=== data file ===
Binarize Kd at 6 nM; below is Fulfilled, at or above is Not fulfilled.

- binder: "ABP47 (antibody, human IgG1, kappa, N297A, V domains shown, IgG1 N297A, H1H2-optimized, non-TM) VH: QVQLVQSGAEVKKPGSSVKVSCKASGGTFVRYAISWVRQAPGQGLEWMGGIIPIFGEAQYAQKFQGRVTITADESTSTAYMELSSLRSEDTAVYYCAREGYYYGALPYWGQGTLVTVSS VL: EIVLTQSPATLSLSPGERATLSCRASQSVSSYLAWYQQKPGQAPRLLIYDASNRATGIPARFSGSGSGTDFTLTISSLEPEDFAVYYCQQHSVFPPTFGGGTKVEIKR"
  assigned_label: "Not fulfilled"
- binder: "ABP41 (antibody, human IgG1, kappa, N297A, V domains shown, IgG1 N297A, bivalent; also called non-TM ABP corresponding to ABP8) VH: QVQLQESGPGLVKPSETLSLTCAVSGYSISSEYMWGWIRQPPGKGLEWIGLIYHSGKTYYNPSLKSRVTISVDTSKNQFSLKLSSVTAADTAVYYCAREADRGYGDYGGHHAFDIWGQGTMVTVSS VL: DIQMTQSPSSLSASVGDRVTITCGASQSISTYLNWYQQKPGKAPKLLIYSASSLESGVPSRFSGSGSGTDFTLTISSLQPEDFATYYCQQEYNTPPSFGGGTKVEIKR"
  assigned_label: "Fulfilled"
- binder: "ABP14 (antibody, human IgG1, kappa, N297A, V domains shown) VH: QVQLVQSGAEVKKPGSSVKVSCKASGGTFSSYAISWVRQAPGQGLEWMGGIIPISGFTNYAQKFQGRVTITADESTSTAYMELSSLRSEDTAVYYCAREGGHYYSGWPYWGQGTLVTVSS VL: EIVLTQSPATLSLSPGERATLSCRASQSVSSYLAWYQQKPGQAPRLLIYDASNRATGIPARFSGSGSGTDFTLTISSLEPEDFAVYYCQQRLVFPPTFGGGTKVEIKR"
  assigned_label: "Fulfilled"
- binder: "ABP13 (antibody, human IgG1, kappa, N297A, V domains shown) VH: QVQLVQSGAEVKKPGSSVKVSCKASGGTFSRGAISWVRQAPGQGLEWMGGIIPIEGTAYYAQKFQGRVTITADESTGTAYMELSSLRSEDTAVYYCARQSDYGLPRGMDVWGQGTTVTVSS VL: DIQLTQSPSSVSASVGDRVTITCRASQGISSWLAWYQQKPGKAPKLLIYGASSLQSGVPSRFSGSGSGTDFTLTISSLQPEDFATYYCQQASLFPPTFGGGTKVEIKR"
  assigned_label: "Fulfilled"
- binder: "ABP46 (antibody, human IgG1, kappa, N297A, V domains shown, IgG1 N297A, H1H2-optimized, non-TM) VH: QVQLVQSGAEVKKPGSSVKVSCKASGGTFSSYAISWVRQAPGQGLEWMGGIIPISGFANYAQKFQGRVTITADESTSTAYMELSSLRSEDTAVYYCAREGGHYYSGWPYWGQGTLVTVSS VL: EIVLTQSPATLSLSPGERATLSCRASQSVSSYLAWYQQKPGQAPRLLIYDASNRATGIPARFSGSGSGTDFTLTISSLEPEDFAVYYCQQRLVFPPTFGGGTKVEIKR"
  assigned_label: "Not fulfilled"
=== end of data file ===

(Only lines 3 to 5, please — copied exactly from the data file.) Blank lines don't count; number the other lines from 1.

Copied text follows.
  assigned_label: "Not fulfilled"
- binder: "ABP41 (antibody, human IgG1, kappa, N297A, V domains shown, IgG1 N297A, bivalent; also called non-TM ABP corresponding to ABP8) VH: QVQLQESGPGLVKPSETLSLTCAVSGYSISSEYMWGWIRQPPGKGLEWIGLIYHSGKTYYNPSLKSRVTISVDTSKNQFSLKLSSVTAADTAVYYCAREADRGYGDYGGHHAFDIWGQGTMVTVSS VL: DIQMTQSPSSLSASVGDRVTITCGASQSISTYLNWYQQKPGKAPKLLIYSASSLESGVPSRFSGSGSGTDFTLTISSLQPEDFATYYCQQEYNTPPSFGGGTKVEIKR"
  assigned_label: "Fulfilled"